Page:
Then Malak’s real nightmare began. The avengers returned to her, and using the same knife stabbed her repeatedly and beat her severely, putting her in the hospital in a coma. When she awoke she realized her dilemma: under Islamic Law, there was no punishment for her beating, and she could not prove rape - this required four male witnesses to the event. Crimes against her were therefore inconsequential. . . .but her husband, for killing a man, would be punished with death.
Malak thought of her children . . . where would they be with no father and a mother whose reputation was forever tainted by dishonor? She made a decision, which she explained to the court:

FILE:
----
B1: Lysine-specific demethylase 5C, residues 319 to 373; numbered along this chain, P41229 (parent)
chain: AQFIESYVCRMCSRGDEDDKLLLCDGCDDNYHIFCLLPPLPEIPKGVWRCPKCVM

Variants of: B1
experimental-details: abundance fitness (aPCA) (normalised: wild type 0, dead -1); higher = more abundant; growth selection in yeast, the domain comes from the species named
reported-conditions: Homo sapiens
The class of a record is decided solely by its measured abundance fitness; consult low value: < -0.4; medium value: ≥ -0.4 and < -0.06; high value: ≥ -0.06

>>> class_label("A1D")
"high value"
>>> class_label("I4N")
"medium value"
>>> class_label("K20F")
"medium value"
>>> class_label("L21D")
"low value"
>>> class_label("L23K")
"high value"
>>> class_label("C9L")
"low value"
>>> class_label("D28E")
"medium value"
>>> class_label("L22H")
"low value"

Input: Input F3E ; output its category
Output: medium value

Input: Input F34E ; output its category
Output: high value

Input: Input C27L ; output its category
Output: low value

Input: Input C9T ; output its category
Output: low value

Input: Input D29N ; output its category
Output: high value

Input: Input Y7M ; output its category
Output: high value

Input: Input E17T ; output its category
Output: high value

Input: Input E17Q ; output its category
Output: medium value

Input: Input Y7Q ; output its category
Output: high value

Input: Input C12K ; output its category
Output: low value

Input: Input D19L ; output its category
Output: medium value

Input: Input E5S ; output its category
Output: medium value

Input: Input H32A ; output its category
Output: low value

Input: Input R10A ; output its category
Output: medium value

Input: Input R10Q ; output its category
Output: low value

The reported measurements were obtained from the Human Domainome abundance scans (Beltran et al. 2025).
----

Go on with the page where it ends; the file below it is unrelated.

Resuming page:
I am a woman from a small village; I have had little formal education and I have no understanding of the law or the legal system. I thought that by saying that the murder was a response to some wrong-doing on my part and in an attempt to restore the family’s honor, I would be able to save my husband and my brother from execution. So I said things that were not true . I had no idea that those statements could be used to incriminate me for a crime that I did not commit.
Malak told the court that she had committed adultery, thereby lessening the responsibility of her husband for the murder. Her husband and brother were spared, and each received a six-year prison sentence for killing Morad. Malak received a death sentence for adultery: she was to be stoned. Under Iranian Penal Code, based as it is on Islamic Law (Sharia), adultery is a capital offense. Stoning is the penalty for many “acts incompatible with chastity” for women - it is not uncommon. (Malak did not receive legal counsel, and little representation.)